Sunday, September 26, 2021

Gates Rakes Congress on H1B Visa Cap

WASHINGTON — For Bill Gates, it’s just another week: Host Bono over the
weekend, give an almost two-hour keynote at WinHEC on Monday and tweak
Congress today.

What’s politically eating at Microsoft’s chairman and chief
software architect? H1B visas.

Gates was on Capitol Hill to promote science education, research and
development funding and to participate in a Library of Congress panel
discussion with Sen. Patrick Leahy (D-Ver.), Rep. David Drier (R-Calif.),
Princeton University President Shirley Tilghman and Phillip Bond, under
secretary of commerce for technology.

When asked what he would do if he could make the laws, Gates quickly stated:
“I’d certainly get rid of the H1B cap.”

An H1B visa is a non-immigrant classification used by foreigners who are
sponsored and employed in specialty fields such as technology. The current
H1B ceiling is 65,000 workers per year, following caps as high 195,000 employees in the early
1990s.

The huge cuts, prompted by national security concerns and protectionist
lawmakers who think the jobs should go to Americans, are a longstanding sore
point for the technology industry.

“The whole idea of the H1B thing is don’t let too many smart people come
into the country. Basically, it doesn’t make sense,” Gates said.

The lack of H1B visas is causing problems for Microsoft’s hiring, he
contended.

“You can’t imagine how tough it is to plan as a company where we say, ‘let’s
have this engineering group and staff it.’ You get a few and then you go
through these periods where nobody can come in,” Gates said.

He continued: “So, we’ll have
Canadians waiting at the border until some bureaucratic thing happens where
a few more get opened up. That’s just wounding us in this global
competition.”

According to Gates, the core of the problem rests with members in Congress who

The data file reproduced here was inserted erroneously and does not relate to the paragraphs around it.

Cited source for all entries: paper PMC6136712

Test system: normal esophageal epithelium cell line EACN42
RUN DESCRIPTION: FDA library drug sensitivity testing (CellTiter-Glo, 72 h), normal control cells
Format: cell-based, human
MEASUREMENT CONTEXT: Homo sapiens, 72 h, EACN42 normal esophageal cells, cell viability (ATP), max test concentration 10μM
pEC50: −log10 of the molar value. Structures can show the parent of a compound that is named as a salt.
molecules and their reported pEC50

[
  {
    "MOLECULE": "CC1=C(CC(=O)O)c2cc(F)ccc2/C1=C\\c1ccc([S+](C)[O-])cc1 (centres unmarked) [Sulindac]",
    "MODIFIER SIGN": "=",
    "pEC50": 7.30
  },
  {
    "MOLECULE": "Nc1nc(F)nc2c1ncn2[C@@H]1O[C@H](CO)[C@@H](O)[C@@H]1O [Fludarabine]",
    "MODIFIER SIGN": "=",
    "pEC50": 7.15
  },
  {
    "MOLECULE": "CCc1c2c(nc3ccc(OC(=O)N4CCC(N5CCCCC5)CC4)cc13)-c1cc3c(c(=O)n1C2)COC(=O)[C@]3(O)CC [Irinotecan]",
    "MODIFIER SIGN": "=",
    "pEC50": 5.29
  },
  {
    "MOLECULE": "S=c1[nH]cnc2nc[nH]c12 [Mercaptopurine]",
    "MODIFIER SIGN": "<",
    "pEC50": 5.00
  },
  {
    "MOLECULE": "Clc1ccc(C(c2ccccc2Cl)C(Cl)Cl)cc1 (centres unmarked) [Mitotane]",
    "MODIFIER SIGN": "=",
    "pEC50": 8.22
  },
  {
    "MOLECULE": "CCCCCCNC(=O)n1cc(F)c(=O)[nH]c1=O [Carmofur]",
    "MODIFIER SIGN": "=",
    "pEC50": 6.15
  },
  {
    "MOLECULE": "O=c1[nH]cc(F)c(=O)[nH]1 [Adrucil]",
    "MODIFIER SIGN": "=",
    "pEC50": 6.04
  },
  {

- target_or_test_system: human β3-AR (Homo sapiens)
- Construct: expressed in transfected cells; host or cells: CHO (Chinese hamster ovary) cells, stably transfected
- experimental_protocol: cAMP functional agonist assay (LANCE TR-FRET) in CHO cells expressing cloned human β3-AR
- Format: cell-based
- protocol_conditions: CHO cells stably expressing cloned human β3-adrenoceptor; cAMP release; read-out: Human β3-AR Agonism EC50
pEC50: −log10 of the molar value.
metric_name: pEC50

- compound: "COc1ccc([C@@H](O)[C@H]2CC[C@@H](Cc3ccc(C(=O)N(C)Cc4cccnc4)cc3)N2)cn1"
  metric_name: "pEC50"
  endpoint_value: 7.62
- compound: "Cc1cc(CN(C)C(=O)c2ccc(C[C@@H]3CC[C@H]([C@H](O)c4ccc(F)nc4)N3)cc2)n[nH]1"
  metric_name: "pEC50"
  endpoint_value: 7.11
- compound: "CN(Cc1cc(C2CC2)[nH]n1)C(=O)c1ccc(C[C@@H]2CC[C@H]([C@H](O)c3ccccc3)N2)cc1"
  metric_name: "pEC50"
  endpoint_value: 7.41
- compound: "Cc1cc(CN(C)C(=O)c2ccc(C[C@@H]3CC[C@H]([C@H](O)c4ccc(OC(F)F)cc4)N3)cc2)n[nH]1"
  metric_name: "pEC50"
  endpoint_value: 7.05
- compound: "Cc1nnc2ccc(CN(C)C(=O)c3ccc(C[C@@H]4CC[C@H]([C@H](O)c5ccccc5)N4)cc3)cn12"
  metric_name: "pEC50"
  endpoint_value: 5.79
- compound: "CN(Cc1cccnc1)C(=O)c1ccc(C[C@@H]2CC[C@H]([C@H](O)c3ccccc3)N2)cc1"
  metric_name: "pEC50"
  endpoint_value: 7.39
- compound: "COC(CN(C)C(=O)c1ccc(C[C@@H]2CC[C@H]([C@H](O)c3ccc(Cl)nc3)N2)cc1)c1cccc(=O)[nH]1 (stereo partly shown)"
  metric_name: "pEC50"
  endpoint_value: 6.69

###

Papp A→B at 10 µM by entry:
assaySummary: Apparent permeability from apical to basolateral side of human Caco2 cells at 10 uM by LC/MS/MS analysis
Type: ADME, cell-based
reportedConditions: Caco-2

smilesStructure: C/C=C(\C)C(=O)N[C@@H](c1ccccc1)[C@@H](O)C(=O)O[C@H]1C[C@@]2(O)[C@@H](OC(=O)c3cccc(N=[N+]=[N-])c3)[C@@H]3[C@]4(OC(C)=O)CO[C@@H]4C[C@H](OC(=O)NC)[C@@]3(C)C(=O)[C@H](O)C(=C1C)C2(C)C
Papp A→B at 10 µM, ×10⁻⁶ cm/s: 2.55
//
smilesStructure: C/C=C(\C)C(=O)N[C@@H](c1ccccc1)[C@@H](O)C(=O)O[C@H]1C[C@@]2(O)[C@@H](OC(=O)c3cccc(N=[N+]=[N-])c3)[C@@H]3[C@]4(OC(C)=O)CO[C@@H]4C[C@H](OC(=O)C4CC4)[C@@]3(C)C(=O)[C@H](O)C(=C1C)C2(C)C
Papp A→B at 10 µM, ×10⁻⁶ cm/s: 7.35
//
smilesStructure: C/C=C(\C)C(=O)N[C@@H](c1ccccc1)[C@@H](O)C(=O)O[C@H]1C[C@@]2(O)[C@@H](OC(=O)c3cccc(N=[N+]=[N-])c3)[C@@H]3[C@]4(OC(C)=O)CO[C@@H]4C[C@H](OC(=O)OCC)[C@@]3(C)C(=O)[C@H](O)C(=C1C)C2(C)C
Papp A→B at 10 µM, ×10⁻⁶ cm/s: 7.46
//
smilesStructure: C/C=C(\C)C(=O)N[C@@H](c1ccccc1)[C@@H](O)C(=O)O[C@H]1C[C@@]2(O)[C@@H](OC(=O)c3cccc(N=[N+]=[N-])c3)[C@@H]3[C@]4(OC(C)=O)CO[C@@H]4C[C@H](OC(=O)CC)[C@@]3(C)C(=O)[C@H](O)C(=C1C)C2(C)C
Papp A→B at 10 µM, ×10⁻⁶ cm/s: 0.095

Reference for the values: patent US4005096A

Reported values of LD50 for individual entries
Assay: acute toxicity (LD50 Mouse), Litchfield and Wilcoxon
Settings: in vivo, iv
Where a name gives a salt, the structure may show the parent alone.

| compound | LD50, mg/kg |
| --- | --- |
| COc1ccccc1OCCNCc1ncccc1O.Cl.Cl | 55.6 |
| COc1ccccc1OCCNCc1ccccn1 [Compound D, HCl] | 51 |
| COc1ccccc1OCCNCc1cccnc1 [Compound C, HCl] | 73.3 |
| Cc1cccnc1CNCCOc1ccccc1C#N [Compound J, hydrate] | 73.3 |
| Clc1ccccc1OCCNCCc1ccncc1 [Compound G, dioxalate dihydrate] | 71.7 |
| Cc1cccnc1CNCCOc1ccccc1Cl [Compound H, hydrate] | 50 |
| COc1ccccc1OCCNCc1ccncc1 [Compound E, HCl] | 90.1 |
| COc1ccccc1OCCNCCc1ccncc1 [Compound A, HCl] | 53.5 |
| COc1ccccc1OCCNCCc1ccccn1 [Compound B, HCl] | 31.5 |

want to step back to U.S. isolationism.

“It’s very dangerous because you get this reaction: ‘Okay, the world is very
competitive, let’s cut back on trade; the world is very scary, let’s cut
back on visas,'” he said.

Leahy agreed with Gates, but Drier politely demurred.

“The post-911 effort to cut down on visas, I think that’s a bad mistake, I
think we should be increasing them,” Leahy said. “We should be opening our
borders more, not closing them. It does not improve the security of the
United States by thinking we can become Fortress America and not interact
with the rest of the world.”

Drier countered: “We can’t be so naive as to believe that there is not a
very serious border security problem with which we have to contend. We need
to ask ourselves why it is that so many of these people who are educated at
Princeton and other great institutions, why it is they leave?

He added, “It behooves us to spend time looking at our polices that create
disincentives for people to remain working right here.”

Drier told Gates the H1B visa cap could be increased if demand was there.

“If the demand is there, why have the regulation at all? It’s almost a
question of a centrally controlled economy,” Gates shot back.

Other than the H1B dust-up, the panel all agreed the U.S. needs to increase
its science and math education for grades K-12 in addition to more funding
for research and development.

“The interest in science has gone down quite a bit, some of the research
funding in terms of how its focused and in some cases even going down,
that’s a big problem there,” Gates said.

“We’re quite concerned that the
U.S. will lose its relative position [in innovation] here in something
that’s very critical to the economy,” he said.

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